Forget about the evasively familiar battles over debt and plans for growth. Piers Morgan's interview with Gordon Brown was the most important event in the pre-election campaign so far, with its tears, laughter and selectively frantic dash through a troubled life.
Whether we like it or not, this election will be determined by personality. Unusually, three party leaders fight a campaign for the first time. None of them have sought to be Prime Minister before in an election. This has not happened since 1979, all of them untested as election leaders.
I am also struck by how quickly conversations with the parties' leading figures move to personalities, more so than in recent campaigns. Labour's opponents tell me their internal polling takes their breath away. Brown is not merely disliked. He is loathed. Not surprisingly, therefore, the Conservatives in particular would like to make this campaign about Brown, or their chosen stereotype of Brown. They hope to win partly on an "anyone but Brown" basis. In the meantime, they play what they regard as the Cameron card. I cannot recall large posters of an airbrushed Michael Howard or William Hague launching previous pre-election campaigns, unless their images were on Labour's posters. At the turn of the year, Cameron was here, there and everywhere. He had chosen to become an issue.
Labour's strategists focus on him, too. They discover that voters do not trust Cameron, the image of the bike with his car behind him being the one that resonates most. They add hopefully that voters are warier of George Osborne, the apparently privileged smirk and the boyish demeanour at odds with the gravity of the crisis. In Downing Street they also know that such perceptions do not get them very far if voters are determined to remove the weirdo in No 10 who throws plates around and only cares about clinging to power. If they can change that perception then the focus moves more intensely on to the duo on the other side, the untested characters who stroll without too much scrutiny towards power. That is why Brown ended up on a programme he was highly nervous about doing and why the stakes were so high. Brown has only a few weeks to become a more human public figure and not a one-dimensional speak-your-weight machine going through a tough time. The performance was never going to be a game changer, but he needed to clear some ground in order to make any headway at all.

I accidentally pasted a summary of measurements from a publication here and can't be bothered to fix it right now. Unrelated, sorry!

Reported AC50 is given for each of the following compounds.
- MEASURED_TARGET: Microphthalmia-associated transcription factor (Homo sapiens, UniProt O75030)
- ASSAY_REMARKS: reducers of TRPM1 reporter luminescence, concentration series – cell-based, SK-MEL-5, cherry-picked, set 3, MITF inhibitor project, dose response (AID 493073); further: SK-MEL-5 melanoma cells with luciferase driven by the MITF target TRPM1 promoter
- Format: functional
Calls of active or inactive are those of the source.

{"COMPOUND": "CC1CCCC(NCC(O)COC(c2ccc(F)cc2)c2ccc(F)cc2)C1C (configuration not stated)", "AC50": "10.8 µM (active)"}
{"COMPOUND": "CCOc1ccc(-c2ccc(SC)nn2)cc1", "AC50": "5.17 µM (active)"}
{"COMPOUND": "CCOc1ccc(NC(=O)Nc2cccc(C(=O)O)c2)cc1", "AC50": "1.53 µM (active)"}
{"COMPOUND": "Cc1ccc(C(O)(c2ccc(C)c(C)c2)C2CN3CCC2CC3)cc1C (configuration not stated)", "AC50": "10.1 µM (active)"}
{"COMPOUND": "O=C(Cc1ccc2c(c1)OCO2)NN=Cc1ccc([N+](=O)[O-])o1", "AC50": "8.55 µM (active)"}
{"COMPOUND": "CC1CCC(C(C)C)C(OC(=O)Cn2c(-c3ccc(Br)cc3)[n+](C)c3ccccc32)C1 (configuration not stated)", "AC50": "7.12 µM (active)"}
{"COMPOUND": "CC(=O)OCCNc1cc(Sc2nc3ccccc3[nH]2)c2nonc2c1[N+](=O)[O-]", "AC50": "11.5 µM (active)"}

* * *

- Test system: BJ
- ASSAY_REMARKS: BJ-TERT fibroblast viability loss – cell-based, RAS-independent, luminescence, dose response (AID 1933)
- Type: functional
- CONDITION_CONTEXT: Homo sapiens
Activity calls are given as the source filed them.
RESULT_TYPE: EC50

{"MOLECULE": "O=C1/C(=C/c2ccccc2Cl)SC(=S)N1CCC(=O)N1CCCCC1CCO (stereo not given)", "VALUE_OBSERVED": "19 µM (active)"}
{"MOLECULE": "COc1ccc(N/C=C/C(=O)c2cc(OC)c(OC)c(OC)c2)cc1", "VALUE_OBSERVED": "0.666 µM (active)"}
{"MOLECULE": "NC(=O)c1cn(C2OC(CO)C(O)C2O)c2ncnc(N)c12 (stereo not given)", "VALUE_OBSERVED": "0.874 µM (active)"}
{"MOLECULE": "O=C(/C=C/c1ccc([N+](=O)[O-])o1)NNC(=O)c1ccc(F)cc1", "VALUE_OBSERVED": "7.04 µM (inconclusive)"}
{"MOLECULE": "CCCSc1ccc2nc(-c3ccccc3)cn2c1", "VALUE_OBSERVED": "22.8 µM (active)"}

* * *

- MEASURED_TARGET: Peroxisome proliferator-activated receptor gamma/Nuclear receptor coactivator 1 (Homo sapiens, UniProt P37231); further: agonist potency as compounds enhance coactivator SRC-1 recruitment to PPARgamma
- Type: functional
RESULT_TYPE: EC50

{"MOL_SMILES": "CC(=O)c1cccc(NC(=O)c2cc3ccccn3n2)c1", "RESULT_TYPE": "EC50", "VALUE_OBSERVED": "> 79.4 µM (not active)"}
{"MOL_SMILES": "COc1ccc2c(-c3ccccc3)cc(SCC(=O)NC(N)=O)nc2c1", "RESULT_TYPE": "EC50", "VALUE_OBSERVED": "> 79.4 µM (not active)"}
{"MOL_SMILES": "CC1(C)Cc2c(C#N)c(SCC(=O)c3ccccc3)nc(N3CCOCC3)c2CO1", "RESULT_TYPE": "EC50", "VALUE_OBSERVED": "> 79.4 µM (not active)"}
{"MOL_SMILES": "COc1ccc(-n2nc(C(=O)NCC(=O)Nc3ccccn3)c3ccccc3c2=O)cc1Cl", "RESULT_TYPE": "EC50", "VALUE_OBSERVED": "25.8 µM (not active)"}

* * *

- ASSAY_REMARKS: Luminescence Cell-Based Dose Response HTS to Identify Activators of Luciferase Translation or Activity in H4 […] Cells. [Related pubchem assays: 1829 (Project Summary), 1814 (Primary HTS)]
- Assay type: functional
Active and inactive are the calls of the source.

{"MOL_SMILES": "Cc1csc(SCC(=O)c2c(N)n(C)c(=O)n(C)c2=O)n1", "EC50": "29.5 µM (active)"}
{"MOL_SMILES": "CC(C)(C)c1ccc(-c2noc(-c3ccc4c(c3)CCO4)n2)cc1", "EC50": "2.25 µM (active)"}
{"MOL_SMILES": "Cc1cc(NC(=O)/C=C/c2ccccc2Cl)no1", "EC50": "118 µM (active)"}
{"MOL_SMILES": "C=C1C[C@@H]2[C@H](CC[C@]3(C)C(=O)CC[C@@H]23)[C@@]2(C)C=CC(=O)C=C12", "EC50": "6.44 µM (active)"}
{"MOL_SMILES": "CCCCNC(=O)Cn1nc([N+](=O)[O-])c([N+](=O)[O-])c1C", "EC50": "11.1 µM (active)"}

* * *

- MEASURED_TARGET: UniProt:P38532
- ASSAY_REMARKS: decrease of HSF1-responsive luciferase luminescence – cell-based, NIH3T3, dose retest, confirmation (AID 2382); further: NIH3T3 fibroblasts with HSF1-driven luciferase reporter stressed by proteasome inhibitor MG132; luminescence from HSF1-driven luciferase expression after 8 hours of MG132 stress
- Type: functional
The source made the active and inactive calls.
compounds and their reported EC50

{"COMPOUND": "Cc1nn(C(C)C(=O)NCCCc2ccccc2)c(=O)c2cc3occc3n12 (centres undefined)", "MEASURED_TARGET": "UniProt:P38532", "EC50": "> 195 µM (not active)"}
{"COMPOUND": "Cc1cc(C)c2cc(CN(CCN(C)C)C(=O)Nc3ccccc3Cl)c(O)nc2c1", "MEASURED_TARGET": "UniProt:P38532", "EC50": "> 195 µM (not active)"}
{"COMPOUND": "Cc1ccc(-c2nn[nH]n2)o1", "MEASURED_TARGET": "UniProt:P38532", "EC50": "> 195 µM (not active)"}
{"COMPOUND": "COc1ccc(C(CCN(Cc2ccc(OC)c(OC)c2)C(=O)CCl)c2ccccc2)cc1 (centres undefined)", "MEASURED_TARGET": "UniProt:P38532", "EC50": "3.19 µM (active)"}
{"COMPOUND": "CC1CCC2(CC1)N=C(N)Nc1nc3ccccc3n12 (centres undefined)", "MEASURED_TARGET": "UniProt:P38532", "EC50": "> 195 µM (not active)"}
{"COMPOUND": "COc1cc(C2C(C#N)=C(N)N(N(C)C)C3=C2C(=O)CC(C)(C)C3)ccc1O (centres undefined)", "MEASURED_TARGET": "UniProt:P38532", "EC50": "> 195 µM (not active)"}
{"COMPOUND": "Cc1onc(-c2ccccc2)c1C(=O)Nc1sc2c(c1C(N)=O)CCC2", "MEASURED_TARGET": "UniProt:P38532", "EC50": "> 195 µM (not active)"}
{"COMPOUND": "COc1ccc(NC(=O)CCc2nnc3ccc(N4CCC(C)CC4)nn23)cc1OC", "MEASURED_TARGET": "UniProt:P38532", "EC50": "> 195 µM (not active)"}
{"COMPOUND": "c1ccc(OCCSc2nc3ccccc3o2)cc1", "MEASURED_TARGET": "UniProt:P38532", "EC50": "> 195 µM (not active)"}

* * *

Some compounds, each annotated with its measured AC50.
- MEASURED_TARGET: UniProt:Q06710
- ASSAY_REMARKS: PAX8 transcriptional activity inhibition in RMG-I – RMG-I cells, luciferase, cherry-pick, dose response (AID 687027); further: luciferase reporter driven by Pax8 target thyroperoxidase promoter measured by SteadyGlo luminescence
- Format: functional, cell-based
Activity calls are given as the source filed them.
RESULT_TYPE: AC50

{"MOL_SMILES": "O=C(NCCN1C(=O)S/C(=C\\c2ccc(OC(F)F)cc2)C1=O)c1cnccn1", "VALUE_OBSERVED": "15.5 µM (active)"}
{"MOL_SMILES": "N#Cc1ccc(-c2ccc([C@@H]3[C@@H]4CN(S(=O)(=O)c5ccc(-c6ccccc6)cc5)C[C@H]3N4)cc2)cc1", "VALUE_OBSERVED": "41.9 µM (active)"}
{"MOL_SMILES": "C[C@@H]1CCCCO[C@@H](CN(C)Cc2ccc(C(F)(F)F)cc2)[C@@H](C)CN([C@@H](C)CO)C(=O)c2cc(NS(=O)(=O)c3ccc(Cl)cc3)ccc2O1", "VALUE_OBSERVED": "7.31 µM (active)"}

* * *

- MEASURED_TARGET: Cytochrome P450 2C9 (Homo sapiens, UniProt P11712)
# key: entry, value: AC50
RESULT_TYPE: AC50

A common view on the blogs and in the newspapers was that the exercise was pointless because voters have already made up their minds on Brown and will not change them now. I disagree. Voters have made up their minds about Brown more than once. Indeed, they change on a frequent basis that must be exhausting for them and for him. Here is a compressed history of his fraught career, the wild oscillations in the way he is perceived both by voters and in the media. Take a deep breath, as it is quite a ride.
In 1992 Brown was so popular and respected he was the automatic choice to become Shadow Chancellor, an appointment hailed by the newspapers as a sign that Labour might become a serious force again; in 1994 he was so unpopular he did not dare stand against Tony Blair for the leadership; by 1997 he was so authoritatively popular that newspapers hailed him as the Chief Executive of the Government and the obvious successor to Blair; in 2001, after September 11th, he became a marginal figure as Blair bestrode the globe, with many columnists arguing his day had passed; after his radical 2003 Budget he was widely hailed in the opinion polls as the star of the Government and in the newspapers as a Lloyd George-style radical; by 2004 he was so unpopular that Blair felt able to marginalise him from the election campaign; in 2005 he was so popular Blair brought him back to run the election; after the election he was so disliked that polls suggested that he would be a more unpopular Prime Minister than Blair; when he became Prime Minister he became so popular that he was tempted to call an early election; after he did not call the election he became the least popular Prime Minister in British history.